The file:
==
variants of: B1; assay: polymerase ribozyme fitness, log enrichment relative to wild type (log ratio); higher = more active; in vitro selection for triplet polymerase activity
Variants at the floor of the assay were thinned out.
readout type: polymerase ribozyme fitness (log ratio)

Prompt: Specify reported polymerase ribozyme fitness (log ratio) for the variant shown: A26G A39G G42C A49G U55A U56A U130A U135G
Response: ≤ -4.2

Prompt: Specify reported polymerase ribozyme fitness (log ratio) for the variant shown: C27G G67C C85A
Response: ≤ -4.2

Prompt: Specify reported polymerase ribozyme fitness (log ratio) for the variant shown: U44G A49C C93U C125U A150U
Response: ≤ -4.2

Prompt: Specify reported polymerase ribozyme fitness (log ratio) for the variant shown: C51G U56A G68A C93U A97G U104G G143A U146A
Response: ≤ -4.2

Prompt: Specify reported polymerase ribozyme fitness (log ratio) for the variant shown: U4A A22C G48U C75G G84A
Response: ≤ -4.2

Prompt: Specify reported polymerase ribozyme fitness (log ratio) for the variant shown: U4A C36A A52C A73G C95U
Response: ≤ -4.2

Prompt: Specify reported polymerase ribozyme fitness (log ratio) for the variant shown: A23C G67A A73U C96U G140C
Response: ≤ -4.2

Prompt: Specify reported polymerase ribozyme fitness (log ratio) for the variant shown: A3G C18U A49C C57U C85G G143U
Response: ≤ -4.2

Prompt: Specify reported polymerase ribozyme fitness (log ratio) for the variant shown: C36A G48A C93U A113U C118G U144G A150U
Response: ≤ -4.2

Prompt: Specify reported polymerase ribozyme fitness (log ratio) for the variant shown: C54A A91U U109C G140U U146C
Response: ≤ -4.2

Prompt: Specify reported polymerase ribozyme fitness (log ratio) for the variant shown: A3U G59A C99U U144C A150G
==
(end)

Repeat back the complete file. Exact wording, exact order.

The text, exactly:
variants of: B1; assay: polymerase ribozyme fitness, log enrichment relative to wild type (log ratio); higher = more active; in vitro selection for triplet polymerase activity
Variants at the floor of the assay were thinned out.
readout type: polymerase ribozyme fitness (log ratio)

Prompt: Specify reported polymerase ribozyme fitness (log ratio) for the variant shown: A26G A39G G42C A49G U55A U56A U130A U135G
Response: ≤ -4.2

Prompt: Specify reported polymerase ribozyme fitness (log ratio) for the variant shown: C27G G67C C85A
Response: ≤ -4.2

Prompt: Specify reported polymerase ribozyme fitness (log ratio) for the variant shown: U44G A49C C93U C125U A150U
Response: ≤ -4.2

Prompt: Specify reported polymerase ribozyme fitness (log ratio) for the variant shown: C51G U56A G68A C93U A97G U104G G143A U146A
Response: ≤ -4.2

Prompt: Specify reported polymerase ribozyme fitness (log ratio) for the variant shown: U4A A22C G48U C75G G84A
Response: ≤ -4.2

Prompt: Specify reported polymerase ribozyme fitness (log ratio) for the variant shown: U4A C36A A52C A73G C95U
Response: ≤ -4.2

Prompt: Specify reported polymerase ribozyme fitness (log ratio) for the variant shown: A23C G67A A73U C96U G140C
Response: ≤ -4.2

Prompt: Specify reported polymerase ribozyme fitness (log ratio) for the variant shown: A3G C18U A49C C57U C85G G143U
Response: ≤ -4.2

Prompt: Specify reported polymerase ribozyme fitness (log ratio) for the variant shown: C36A G48A C93U A113U C118G U144G A150U
Response: ≤ -4.2

Prompt: Specify reported polymerase ribozyme fitness (log ratio) for the variant shown: C54A A91U U109C G140U U146C
Response: ≤ -4.2

Prompt: Specify reported polymerase ribozyme fitness (log ratio) for the variant shown: A3U G59A C99U U144C A150G